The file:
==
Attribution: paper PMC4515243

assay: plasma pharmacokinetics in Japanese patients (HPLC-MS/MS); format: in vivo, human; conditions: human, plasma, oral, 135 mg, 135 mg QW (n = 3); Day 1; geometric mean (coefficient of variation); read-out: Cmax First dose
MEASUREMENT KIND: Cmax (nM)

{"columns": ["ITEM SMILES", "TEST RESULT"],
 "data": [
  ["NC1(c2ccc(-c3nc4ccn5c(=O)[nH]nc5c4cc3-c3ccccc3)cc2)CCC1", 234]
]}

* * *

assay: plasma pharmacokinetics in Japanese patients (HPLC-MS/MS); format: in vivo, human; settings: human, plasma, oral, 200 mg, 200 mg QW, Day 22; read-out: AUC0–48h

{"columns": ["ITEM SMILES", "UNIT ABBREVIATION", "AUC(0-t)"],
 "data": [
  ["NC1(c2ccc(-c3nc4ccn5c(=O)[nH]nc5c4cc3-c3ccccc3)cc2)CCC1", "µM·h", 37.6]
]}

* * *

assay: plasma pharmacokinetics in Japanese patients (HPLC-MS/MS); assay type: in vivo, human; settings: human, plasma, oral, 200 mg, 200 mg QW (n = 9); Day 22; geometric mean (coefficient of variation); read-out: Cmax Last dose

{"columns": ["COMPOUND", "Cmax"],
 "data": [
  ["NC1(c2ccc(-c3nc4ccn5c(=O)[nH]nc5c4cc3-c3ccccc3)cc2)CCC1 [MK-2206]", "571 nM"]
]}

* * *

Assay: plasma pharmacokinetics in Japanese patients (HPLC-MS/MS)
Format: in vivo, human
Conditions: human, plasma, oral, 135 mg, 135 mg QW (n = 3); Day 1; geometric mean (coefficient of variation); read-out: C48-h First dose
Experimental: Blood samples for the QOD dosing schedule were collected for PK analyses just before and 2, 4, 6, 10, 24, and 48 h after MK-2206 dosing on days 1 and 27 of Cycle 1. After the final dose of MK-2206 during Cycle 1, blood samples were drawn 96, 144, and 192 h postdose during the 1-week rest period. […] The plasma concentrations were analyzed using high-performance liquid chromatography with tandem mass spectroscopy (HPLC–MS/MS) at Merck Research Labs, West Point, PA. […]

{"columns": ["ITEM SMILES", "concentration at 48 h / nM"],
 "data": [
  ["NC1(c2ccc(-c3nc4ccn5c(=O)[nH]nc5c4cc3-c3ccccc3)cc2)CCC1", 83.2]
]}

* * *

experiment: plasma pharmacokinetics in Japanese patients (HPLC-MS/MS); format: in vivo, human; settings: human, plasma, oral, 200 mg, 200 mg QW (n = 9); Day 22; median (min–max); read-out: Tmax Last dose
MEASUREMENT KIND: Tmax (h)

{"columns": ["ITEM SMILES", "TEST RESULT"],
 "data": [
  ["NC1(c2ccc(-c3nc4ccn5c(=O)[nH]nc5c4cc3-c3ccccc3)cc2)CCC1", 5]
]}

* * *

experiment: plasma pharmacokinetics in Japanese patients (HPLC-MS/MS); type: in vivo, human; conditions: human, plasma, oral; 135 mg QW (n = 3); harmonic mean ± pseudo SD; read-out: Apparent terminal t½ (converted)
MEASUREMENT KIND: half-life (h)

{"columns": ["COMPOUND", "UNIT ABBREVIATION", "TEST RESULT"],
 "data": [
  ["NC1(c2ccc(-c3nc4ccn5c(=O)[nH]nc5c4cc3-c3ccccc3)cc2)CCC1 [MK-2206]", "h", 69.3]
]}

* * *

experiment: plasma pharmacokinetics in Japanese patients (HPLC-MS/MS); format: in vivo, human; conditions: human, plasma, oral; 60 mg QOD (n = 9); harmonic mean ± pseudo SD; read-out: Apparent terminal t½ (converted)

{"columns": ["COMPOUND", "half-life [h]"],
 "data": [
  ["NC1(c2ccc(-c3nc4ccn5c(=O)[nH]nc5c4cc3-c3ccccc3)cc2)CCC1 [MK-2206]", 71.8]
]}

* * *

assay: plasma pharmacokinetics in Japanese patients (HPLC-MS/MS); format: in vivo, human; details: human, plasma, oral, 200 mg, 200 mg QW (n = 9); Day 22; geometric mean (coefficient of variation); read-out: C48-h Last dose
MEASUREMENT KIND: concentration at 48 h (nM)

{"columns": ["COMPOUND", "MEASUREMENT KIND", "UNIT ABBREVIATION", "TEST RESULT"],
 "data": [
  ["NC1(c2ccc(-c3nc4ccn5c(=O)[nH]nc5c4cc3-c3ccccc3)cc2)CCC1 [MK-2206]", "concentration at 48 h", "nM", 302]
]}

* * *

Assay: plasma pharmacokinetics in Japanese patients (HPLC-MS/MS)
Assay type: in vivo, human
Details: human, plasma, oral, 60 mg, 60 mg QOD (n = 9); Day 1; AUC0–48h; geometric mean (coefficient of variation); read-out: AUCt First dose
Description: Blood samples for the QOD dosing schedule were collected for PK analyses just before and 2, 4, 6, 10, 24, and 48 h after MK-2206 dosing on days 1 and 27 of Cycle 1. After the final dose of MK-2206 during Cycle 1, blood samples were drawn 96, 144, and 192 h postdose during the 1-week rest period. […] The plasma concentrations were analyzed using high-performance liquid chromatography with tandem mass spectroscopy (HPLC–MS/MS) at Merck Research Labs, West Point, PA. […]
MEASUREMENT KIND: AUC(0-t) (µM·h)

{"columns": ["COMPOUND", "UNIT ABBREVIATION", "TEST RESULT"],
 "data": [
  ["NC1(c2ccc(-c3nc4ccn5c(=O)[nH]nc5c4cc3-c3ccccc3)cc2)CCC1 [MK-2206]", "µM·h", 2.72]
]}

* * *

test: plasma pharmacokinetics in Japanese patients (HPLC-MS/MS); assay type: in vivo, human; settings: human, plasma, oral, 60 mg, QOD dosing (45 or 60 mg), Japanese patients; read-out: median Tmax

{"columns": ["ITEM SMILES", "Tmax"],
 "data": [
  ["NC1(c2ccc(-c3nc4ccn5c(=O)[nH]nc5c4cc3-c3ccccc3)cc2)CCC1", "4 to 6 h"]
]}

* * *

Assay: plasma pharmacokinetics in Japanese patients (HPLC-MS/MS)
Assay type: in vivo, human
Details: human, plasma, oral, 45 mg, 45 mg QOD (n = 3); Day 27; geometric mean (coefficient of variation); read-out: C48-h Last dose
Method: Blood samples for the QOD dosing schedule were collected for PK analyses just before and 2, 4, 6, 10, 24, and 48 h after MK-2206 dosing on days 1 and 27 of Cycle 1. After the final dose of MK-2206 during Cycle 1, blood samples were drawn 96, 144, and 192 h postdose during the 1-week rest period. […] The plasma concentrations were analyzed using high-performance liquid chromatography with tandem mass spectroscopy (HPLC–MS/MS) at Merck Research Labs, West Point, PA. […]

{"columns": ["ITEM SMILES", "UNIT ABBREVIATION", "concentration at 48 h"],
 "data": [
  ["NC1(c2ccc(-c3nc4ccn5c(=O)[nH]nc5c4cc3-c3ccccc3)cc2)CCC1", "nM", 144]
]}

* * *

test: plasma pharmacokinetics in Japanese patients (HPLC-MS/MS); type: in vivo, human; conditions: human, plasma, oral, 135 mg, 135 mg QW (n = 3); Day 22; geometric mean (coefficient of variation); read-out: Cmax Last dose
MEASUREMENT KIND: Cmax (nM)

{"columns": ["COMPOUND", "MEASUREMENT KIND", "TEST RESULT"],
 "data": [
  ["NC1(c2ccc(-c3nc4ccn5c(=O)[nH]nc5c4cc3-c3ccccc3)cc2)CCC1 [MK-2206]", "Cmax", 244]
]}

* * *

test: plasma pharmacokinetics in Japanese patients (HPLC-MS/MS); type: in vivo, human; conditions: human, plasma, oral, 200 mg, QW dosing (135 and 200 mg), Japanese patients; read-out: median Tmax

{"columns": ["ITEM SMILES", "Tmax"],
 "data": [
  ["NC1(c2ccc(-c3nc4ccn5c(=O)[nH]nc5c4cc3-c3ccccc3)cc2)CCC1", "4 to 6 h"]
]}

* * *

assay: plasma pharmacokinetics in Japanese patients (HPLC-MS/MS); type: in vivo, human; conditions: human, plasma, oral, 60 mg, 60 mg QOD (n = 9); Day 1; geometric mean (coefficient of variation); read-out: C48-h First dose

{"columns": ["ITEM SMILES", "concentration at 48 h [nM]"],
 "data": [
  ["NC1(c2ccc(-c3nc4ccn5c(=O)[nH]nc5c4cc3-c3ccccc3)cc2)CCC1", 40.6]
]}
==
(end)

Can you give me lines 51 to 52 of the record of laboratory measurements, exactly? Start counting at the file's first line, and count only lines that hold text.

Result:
MEASUREMENT KIND: concentration at 48 h (nM)

{"columns": ["COMPOUND", "MEASUREMENT KIND", "UNIT ABBREVIATION", "TEST RESULT"],